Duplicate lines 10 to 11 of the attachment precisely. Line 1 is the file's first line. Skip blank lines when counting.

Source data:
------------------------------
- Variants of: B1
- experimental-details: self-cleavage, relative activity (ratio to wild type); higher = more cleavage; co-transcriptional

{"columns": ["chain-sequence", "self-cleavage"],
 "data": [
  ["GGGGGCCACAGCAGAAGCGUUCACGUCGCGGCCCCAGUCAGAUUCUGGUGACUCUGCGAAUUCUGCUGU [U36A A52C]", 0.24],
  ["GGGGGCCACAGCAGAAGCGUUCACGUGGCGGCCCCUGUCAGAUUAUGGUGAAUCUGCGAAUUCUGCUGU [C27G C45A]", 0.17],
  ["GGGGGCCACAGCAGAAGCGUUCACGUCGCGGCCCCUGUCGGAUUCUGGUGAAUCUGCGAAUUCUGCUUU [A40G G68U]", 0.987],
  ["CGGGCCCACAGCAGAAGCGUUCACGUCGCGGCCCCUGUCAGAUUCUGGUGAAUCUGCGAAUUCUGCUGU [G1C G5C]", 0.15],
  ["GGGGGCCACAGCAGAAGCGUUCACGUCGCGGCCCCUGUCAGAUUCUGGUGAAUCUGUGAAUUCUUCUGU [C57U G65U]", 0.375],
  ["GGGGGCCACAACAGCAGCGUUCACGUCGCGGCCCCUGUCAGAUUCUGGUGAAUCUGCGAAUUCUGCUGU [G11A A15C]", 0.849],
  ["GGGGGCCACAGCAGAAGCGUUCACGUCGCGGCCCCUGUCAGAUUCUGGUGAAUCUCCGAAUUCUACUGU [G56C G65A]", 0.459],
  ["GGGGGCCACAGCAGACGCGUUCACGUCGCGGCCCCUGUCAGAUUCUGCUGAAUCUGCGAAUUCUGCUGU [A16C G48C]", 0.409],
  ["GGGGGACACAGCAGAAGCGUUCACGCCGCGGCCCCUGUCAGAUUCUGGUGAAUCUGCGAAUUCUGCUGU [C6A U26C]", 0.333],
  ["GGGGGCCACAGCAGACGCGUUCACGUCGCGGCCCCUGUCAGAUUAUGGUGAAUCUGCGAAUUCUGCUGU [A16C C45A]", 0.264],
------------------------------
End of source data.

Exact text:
  ["GGGGGCCACAACAGCAGCGUUCACGUCGCGGCCCCUGUCAGAUUCUGGUGAAUCUGCGAAUUCUGCUGU [G11A A15C]", 0.849],
  ["GGGGGCCACAGCAGAAGCGUUCACGUCGCGGCCCCUGUCAGAUUCUGGUGAAUCUCCGAAUUCUACUGU [G56C G65A]", 0.459],